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The Golden Goodbye Budget

Jeremy Hunt's final budget is a straightforward giveaway to every millionaire and landlord in our country — a parting glass to the only people they bothered serving in over a decade in power.

(Photo by Dan Kitwood/Getty Images)

With the economy in recession and voters deeply concerned about the state of the UK’s parlous public services, Jermey Hunt has used what may be his last budget as chancellor to announce a 2 percentage point cut to national insurance.

As the New Economics Foundation has pointed out, cuts to national insurance benefit the wealthiest households, which stand to gain £1,751 per year as a result of the changes, twelve times more than they benefit the poorest ones, who will gain just £145.

When inflation is taken into account, the poorest households will actually end up paying more tax, as rising prices push them into higher tax brackets.

Hunt also announced a range of other tax measures, including continuing the freeze on alcohol and fuel duties, abolishing the tax status of ‘non-doms’, and cutting the top rate of capital gains tax from 28 percent to 24 percent.

The non-dom policy is likely to raise an estimated £2 billion per year, and it comes in the wake of a scandal surrounding the Prime Minister’s wife, who has used non-dom status to reduce her tax bill.

While Hunt has previously resisted abolishing non-dom status, he has calculated that he can put the Opposition in a tight spot by removing it now. Labour had planned to use the extra £2bn per year raised from abolishing non-dom status to fund some of its pledges.

Hunt has delivered a double whammy by taking away one of Labour’s planned revenue raisers — abolishing non-dom status — while delivering tax cuts that households will notice immediately. Starmer will have to decide whether to cut back on spending pledges or reverse the tax cut.

The cut to the top rate of capital gains tax (CGT) is a massive giveaway to the wealthy — especially landlords. Taxpayers are exempt from paying capital gains tax — a tax on the amount an asset increases in value between purchase and sale — on their primary residences, but those with multiple homes must pay CGT on any capital gains from other properties.

Hunt is relying on the argument that cutting CGT will raise revenues, as it will encourage landlords to sell their properties, bringing in more tax revenue and increasing the stock of available housing.

But economists have pointed out that any increase in transactions — which will be limited given the impact of high interest rates on the housing market — will be more than offset by the fall in the rate of tax.

In other words, the cut to CGT is a massive giveaway to landlords and second home owners — a parting gift to his core constituency before Hunt leaves office.

Hunt has shown, yet again, that the Conservative Party is intent upon increasing the wealth of those at the top at the expense of everyone else.

A recent study showed that the UK leads the way in subsidising the rich. Support for the wealthy and powerful costs the UK £106.2 billion per year in the form of subsidies and lost taxes, as well as wider social and economic costs.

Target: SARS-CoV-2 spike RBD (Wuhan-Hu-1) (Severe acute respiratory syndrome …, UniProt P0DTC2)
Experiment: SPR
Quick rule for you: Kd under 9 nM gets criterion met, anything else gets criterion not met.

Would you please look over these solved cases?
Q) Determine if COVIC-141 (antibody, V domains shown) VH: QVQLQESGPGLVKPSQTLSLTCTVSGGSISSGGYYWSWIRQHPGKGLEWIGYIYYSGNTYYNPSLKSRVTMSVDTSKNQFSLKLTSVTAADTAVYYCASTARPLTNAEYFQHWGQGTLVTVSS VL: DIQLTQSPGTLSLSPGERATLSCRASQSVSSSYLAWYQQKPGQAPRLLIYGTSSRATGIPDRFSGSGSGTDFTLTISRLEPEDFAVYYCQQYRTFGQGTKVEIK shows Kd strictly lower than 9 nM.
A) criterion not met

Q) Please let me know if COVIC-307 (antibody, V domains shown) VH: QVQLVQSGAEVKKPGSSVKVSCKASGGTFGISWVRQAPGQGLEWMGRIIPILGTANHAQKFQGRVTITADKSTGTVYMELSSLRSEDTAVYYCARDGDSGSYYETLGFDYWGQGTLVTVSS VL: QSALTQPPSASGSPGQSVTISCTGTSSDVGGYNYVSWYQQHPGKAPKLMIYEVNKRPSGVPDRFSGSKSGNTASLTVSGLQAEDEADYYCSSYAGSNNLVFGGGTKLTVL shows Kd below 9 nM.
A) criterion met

There should be absolutely no doubt that maintaining inequality in the UK is this government’s policy.

On the spending side of things, the chancellor has demurred from announcing further cuts to public spending to fund his tax cuts. Departmental spending will continue to increase at 1 percent per annum.

So, the government is borrowing to fund tax cuts — something that almost any economist would advise against. The IFS estimates that balancing the books will now require an extra £20 billion worth of cuts per year by 2028.

The thing is, Hunt knows that this isn’t going to be his problem. It’s going to be Labour’s problem. Political commentators will call this savvy politics from Hunt. But if the chancellor has succeeded in pushing Starmer into a hole, it’s a hole Starmer dug for himself.

Labour has tied its own hands by introducing an absurd fiscal rule, which commits the Party to balancing the books over its first term in office. He has also refused to raise taxes on the wealthy or on big businesses, meaning that any future Labour government will be severely constrained when it comes to public spending.

Over the long term, it will be Rachel Reeves, not Jeremy Hunt, who will have to figure out how to raise an extra £20 billion per year to balance the books.

Reeves has repeatedly stated that she will raise tax revenues by stimulating the economy, yet Labour has tied its own hands on this front too.

Not only will the Party be unable to increase spending on public services when in office, it recently abandoned the planned £28 billion increase in green investment, which would have created jobs and boosted growth while tackling climate breakdown.

Absent a plan to boost growth, Reeves will just have to hope that the global economy booms while Labour is in office. And with geopolitical conflict, trade tensions and climate chaos all on the rise, this seems extraordinarily unlikely.

Rather than investing to boost growth, the Tories are set on continuing to subsidise the wealth and power of those at the top. And Labour is not going to stand in their way.